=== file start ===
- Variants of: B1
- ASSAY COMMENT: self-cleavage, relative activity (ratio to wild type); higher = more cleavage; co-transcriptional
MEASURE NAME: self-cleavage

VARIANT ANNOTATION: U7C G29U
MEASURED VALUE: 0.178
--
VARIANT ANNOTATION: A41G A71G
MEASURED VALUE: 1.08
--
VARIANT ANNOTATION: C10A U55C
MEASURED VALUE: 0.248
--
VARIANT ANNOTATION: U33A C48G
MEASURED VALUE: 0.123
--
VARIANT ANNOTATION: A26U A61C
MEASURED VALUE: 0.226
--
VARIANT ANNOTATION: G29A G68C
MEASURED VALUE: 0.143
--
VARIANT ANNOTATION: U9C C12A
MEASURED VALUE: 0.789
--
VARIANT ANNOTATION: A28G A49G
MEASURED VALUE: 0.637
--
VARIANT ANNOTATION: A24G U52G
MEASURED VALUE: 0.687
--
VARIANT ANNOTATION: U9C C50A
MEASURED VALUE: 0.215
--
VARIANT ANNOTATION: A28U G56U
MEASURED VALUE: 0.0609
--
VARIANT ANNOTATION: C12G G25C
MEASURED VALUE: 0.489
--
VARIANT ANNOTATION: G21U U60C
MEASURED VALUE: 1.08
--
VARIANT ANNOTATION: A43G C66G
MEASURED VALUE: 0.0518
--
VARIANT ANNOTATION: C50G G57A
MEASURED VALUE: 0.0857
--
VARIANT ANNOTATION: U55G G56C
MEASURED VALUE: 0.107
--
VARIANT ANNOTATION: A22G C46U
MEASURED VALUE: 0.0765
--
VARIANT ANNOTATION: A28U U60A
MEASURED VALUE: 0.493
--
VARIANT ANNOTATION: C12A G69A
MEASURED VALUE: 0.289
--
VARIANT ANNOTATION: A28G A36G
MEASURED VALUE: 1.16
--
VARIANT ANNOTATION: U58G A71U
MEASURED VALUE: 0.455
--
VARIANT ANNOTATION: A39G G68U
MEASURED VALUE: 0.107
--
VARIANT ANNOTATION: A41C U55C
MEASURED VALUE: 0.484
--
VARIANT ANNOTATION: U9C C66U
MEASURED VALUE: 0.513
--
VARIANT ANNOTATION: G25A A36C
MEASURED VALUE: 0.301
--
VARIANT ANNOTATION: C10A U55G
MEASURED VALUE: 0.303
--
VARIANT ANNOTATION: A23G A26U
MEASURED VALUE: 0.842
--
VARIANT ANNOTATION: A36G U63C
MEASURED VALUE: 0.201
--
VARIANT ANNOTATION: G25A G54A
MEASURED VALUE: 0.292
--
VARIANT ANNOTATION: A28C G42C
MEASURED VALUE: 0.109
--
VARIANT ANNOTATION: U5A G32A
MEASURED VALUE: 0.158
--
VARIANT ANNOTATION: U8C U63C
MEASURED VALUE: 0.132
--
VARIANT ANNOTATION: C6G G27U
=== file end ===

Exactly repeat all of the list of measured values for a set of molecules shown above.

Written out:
- Variants of: B1
- ASSAY COMMENT: self-cleavage, relative activity (ratio to wild type); higher = more cleavage; co-transcriptional
MEASURE NAME: self-cleavage

VARIANT ANNOTATION: U7C G29U
MEASURED VALUE: 0.178
--
VARIANT ANNOTATION: A41G A71G
MEASURED VALUE: 1.08
--
VARIANT ANNOTATION: C10A U55C
MEASURED VALUE: 0.248
--
VARIANT ANNOTATION: U33A C48G
MEASURED VALUE: 0.123
--
VARIANT ANNOTATION: A26U A61C
MEASURED VALUE: 0.226
--
VARIANT ANNOTATION: G29A G68C
MEASURED VALUE: 0.143
--
VARIANT ANNOTATION: U9C C12A
MEASURED VALUE: 0.789
--
VARIANT ANNOTATION: A28G A49G
MEASURED VALUE: 0.637
--
VARIANT ANNOTATION: A24G U52G
MEASURED VALUE: 0.687
--
VARIANT ANNOTATION: U9C C50A
MEASURED VALUE: 0.215
--
VARIANT ANNOTATION: A28U G56U
MEASURED VALUE: 0.0609
--
VARIANT ANNOTATION: C12G G25C
MEASURED VALUE: 0.489
--
VARIANT ANNOTATION: G21U U60C
MEASURED VALUE: 1.08
--
VARIANT ANNOTATION: A43G C66G
MEASURED VALUE: 0.0518
--
VARIANT ANNOTATION: C50G G57A
MEASURED VALUE: 0.0857
--
VARIANT ANNOTATION: U55G G56C
MEASURED VALUE: 0.107
--
VARIANT ANNOTATION: A22G C46U
MEASURED VALUE: 0.0765
--
VARIANT ANNOTATION: A28U U60A
MEASURED VALUE: 0.493
--
VARIANT ANNOTATION: C12A G69A
MEASURED VALUE: 0.289
--
VARIANT ANNOTATION: A28G A36G
MEASURED VALUE: 1.16
--
VARIANT ANNOTATION: U58G A71U
MEASURED VALUE: 0.455
--
VARIANT ANNOTATION: A39G G68U
MEASURED VALUE: 0.107
--
VARIANT ANNOTATION: A41C U55C
MEASURED VALUE: 0.484
--
VARIANT ANNOTATION: U9C C66U
MEASURED VALUE: 0.513
--
VARIANT ANNOTATION: G25A A36C
MEASURED VALUE: 0.301
--
VARIANT ANNOTATION: C10A U55G
MEASURED VALUE: 0.303
--
VARIANT ANNOTATION: A23G A26U
MEASURED VALUE: 0.842
--
VARIANT ANNOTATION: A36G U63C
MEASURED VALUE: 0.201
--
VARIANT ANNOTATION: G25A G54A
MEASURED VALUE: 0.292
--
VARIANT ANNOTATION: A28C G42C
MEASURED VALUE: 0.109
--
VARIANT ANNOTATION: U5A G32A
MEASURED VALUE: 0.158
--
VARIANT ANNOTATION: U8C U63C
MEASURED VALUE: 0.132
--
VARIANT ANNOTATION: C6G G27U